Degrees of Undecidability in Rewriting
, 902
"... Abstract. Undecidability of various properties of first order term rewriting systems is wellknown. An undecidable property can be classified by the complexity of the formula defining it. This gives rise to a hierarchy of distinct levels of undecidability, starting from the arithmetical hierarchy cl ..."
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Abstract. Undecidability of various properties of first order term rewriting systems is wellknown. An undecidable property can be classified by the complexity of the formula defining it. This gives rise to a hierarchy of distinct levels of undecidability, starting from the arithmetical hierarchy classifying properties using first order arithmetical formulas and continuing into the analytic hierarchy, where also quantification over function variables is allowed. In this paper we consider properties of first order term rewriting systems and classify them in this hierarchy. Weak and strong normalization for single terms turn out to be Σ 0 1complete, while their uniform versions as well as dependency pair problems with minimality flag are Π 0 2complete. We find that confluence is Π 0 2complete both for single terms and uniform. Unexpectedly weak confluence for ground terms turns out to be harder than weak confluence for open terms. The former property is Π 0 2complete while the latter is Σ 0 1complete (and thereby recursively enumerable). The most surprising result is on dependency pair problems without minimality flag: we prove this to be Π 1 1complete, which means that this property exceeds the arithmetical hierarchy and is essentially analytic. 1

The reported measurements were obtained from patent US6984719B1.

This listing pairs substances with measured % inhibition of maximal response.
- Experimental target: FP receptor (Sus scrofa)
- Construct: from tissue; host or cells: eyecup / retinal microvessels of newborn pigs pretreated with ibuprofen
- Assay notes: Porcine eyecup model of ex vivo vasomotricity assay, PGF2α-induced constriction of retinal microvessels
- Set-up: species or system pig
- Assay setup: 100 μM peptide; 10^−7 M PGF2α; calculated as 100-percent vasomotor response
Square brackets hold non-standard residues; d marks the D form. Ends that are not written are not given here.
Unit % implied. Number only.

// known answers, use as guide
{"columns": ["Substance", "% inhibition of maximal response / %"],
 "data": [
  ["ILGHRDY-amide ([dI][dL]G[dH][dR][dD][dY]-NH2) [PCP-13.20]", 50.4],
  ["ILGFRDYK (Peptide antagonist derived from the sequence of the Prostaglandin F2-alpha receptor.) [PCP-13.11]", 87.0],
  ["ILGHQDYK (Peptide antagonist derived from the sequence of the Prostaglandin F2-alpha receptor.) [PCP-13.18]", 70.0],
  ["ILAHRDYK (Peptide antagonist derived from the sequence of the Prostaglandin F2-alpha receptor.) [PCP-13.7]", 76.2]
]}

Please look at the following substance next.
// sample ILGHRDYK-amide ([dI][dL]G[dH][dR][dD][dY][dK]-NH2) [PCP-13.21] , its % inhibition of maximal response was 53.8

and
"... Capsules provide an algebraic representation of the state of a computation in higherorder functional and imperative languages. A capsule is essentially a finite coalgebraic representation of a regular closed λcoterm. One can give an operational semantics based on capsules for a higherorder program ..."
Abstract
 Add to MetaCart
Capsules provide an algebraic representation of the state of a computation in higherorder functional and imperative languages. A capsule is essentially a finite coalgebraic representation of a regular closed λcoterm. One can give an operational semantics based on capsules for a higherorder programming language with functional and imperative features, including mutable bindings. Static (lexical) scoping is captured purely algebraically without stacks, heaps, or closures. All operations of interest are typable with simple types, yet the language is Turing complete. Recursive functions are represented directly as capsules without the need for fixpoint combinators.